There you are, Christian, free in Christ! You are saved, forgiven, set free from the Law and performance and works by the love and grace of God. Jesus' work alone is your claim to salvation, and you don't add any of your own works or merit to it. You have been set free by the Son, living in grace, the Law written on your heart, free of condemnation, your sins paid for and separated from you, adopted by God, His child for eternity, and no created thing can separate you from it! You are free indeed, and so grateful that you understand your liberty in Christ!
You know the Spirit keeps prompting you to witness to your boss, but you hesitate because of the cost it might bear. But, hey, God loves you, and you are free indeed! You know you should have led your family to the church's service last Sunday, but there's a game on and, well, you are free, indeed! You know all you have is His and you feel like you are being nudged by God to give a large, sacrificial amount to that missionary who spoke last Sunday (in addition to the sacrificial amount you are felt led to give to your local church family) . . . but you've lived a little "freely" this month and, well, you are free, indeed! You know God has called you to forgive that person that wounded you, but you don't feel quite like it yet. It's OK. You are free, indeed! You know you are self absorbed and mopey and complaining when you are called to be other-focused and in joy . . . but, hey, you are free! You know Hell is real, and around you people are dying and going there, and you really should take up your cross and follow Jesus and live for eternity . . . but the pleasures and comfort and acceptance of this world are so, well, pleasing . . . and, heck, you are free! Indeed.
You come out of the church service Sunday morning, proud you made the "sacrifice" and went. You gave $20 (you held a bunch back because you are going to breakfast after and that will cost probably $30 or more and, you know, God loves a cheerful giver!). You have sung wonderful songs about your freedom in Christ, heard a great sermon (good thing it only went 30 minutes!) about being free in Christ, and you stand on the steps with your painted on grin with everyone else feeling good about themselves about having done the church thing that morning.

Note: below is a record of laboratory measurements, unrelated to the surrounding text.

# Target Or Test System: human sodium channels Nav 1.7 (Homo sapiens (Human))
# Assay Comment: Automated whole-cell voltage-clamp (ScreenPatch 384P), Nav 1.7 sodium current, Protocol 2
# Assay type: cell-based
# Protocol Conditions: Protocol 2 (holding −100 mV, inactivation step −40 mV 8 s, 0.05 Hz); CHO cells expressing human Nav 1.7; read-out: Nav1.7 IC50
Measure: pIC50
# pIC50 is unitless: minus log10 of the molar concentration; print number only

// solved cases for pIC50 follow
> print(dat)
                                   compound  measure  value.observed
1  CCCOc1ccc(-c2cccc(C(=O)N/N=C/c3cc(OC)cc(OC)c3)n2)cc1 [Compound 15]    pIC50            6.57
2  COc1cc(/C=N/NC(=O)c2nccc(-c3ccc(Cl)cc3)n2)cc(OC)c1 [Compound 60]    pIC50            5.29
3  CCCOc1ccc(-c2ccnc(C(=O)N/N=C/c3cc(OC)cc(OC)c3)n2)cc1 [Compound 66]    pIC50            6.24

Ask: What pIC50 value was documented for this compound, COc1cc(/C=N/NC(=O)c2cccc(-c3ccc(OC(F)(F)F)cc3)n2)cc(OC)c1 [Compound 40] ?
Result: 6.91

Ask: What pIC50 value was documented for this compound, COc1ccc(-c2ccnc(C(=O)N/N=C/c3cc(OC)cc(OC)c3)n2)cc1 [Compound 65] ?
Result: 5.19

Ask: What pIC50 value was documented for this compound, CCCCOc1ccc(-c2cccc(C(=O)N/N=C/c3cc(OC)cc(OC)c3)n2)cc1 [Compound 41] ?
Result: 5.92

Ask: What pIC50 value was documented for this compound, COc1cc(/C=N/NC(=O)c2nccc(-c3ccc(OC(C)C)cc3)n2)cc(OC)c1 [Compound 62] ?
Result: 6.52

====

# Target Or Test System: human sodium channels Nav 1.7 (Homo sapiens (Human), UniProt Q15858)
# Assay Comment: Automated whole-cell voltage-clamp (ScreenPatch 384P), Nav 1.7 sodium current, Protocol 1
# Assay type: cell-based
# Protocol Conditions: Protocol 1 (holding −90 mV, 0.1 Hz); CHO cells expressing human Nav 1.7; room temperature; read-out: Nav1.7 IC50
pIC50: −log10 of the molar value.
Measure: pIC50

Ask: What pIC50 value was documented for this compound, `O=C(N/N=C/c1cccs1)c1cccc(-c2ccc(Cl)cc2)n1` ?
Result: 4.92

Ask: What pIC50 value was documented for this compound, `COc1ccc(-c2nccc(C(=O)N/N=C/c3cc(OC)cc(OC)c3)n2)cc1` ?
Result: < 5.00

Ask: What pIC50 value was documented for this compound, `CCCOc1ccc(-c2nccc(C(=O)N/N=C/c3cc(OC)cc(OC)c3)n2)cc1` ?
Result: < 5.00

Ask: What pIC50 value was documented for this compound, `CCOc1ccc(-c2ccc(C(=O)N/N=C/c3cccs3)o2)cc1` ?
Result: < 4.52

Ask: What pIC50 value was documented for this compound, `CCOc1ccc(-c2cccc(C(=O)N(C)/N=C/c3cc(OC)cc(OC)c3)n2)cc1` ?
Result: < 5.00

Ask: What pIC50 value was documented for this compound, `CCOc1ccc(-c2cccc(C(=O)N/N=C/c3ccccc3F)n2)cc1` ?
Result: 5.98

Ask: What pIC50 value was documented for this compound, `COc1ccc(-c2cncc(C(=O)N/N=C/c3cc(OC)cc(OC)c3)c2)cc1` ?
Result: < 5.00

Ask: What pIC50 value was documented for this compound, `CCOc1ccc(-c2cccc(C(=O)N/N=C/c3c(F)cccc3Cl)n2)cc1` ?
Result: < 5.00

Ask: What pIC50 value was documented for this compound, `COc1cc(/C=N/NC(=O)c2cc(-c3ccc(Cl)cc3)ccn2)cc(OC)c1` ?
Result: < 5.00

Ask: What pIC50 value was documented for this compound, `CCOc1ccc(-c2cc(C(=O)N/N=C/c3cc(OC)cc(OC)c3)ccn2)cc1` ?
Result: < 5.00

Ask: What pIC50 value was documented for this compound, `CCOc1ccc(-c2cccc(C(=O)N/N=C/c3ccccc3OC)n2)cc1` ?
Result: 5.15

As you stand and do the plastic mask talk you all look across the street at the "other" small church building there and shake your head. THOSE people are in church for hours! THOSE ladies don't wear dresses that go above the ankles! THOSE women wear bonnets! THOSE people only worship on Sundays and don't do anything else! THOSE people don't touch alcohol! THOSE people dress funny, and (indignation rises in your heart here!) because they are so legalistic and act so weird they really give Christians a bad name! You turn to your buddy and shake your head and say, "I'm so glad I'm not like them! I am so glad I'm not legalistic and I understand how free I am in Christ!" He nods and agrees, slaps you on the back, and heads off on his day as do you. After all. You are free, indeed!
I am not, in what I said above or am about to say, saying legalism is good—and in many cases it is very destructive and can be used to manipulate and teachers who use it for gain need to be corrected (and I am not talking about them in the words ahead, but about the sincere believer). I am not saying it is correct to add rules and regulations and works to our faith. Jesus alone saves us and makes us righteous and acceptable before God. We are, indeed, free in Christ. But, as I prepared for a teaching on faith I was giving last Sunday, I was really made reflective by Romans 14 and I encourage you to read to the end of this. I would love your thoughts.